Staunton, Sept. 12 – It is impossible to imagine the Russian Federation will disintegrate into its individual federal subjects – there are 83 of them – even as it is easy to imagine and even probable that many of its non-Russian republics with titular majorities will go their own ways, according to Stanislav Grayevsky.
That means, the Russian futurologist says, that the real question is how the various predominantly ethnic Russian oblasts and krays will act. For many, such as Tver or Vologda, there is as yet no clear answer; but for other regions, the future will reflect the past because of geography, economics and history (region.expert/nnr/).
One of these “Russian” successor states almost certainly will be “a New Novgorod Republic,” a state including five regions: Pskov Oblast, Leningrad Oblast, Novgorod Oblast, the Karelian Republic and St. Petersburg. That is now Russia’s North West; but it is “in fact” and likely will be in the future “the North East of Europe.”
This is the Northwest Federal District minus Kaliningrad, but it is with that difference the only one with “natural borders, a common historical past, and, I hope, a common future,” Grayevsky says. Its existing subdivisions have seen their borders drawn too often and they are both relatively small and would have to have many border crossings to work, he continues.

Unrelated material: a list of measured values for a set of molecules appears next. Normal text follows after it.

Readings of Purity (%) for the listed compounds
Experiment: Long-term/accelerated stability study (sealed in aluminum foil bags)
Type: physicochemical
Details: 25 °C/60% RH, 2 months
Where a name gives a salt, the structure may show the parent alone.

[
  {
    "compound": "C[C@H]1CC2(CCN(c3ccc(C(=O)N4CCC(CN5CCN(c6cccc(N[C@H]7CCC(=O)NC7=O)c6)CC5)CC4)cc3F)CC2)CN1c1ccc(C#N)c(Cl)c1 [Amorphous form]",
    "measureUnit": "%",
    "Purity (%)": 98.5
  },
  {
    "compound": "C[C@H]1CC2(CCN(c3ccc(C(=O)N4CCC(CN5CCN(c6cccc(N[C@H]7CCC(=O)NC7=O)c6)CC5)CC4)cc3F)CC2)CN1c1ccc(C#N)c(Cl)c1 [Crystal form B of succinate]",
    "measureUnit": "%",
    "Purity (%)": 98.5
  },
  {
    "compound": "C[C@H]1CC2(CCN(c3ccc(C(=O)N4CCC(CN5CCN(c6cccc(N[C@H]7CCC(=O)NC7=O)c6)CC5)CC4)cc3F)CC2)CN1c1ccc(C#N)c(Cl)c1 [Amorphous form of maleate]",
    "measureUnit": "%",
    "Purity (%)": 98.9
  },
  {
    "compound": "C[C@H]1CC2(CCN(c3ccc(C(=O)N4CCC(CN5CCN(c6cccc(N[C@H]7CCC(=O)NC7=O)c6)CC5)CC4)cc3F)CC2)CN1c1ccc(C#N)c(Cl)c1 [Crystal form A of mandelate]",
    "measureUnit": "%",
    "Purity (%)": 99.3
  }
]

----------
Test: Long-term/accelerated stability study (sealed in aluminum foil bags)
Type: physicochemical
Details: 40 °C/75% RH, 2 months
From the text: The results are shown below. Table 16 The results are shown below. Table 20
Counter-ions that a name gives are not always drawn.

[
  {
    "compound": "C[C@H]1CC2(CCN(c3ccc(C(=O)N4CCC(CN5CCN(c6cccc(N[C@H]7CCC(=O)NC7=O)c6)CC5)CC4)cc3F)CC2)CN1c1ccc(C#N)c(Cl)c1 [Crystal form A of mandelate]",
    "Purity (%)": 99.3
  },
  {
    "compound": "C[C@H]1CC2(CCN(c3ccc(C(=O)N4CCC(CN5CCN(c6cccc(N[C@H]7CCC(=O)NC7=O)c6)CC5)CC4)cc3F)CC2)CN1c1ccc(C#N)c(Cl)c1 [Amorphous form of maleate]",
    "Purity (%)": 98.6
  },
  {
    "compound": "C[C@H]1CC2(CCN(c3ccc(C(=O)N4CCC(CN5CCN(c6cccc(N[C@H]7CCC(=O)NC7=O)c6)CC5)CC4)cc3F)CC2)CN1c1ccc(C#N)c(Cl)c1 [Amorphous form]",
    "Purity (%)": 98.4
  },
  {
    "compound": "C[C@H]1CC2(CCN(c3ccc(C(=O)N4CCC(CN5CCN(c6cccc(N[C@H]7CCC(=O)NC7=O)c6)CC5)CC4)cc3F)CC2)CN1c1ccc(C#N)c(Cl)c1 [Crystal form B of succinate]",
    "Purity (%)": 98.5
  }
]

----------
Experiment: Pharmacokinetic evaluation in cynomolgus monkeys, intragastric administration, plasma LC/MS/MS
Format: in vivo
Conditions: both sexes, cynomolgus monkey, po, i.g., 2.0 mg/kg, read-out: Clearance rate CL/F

Moreover, he continues, the regions within this notional state are tightly interconnected with transportation links, something that would mean they’d have to set up an enormous number of customs borders, and have had their own borders changed so often that there is little identification by the population with the existing lines.
A New Novgorod Republic would be 4.5 times as large as Germany and 2.5 times larger than Ukraine; and it would need only a few more border crossings than Leningrad Oblast would require on its own, 33 for highways and 20 for railroads, the futurologist continues. All these things make its reemergence as an independent state not only plausible but likely.
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